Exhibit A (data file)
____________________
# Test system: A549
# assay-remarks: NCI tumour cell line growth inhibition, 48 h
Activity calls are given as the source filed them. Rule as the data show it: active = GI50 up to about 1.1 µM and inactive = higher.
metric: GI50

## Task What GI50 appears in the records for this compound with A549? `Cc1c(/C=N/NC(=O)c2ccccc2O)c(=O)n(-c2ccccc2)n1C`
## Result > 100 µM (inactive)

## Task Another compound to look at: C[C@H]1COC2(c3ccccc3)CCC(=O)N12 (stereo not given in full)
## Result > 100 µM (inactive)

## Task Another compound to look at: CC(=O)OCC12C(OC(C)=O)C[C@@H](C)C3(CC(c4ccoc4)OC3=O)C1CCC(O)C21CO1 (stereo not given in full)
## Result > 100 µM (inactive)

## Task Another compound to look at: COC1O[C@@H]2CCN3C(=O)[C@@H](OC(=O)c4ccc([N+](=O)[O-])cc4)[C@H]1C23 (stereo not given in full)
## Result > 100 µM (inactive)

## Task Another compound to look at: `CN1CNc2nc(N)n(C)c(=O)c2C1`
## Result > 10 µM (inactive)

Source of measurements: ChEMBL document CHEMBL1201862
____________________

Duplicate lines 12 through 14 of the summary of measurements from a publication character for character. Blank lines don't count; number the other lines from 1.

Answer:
## Result > 100 µM (inactive)

## Task Another compound to look at: `CN1CNc2nc(N)n(C)c(=O)c2C1`
## Result > 10 µM (inactive)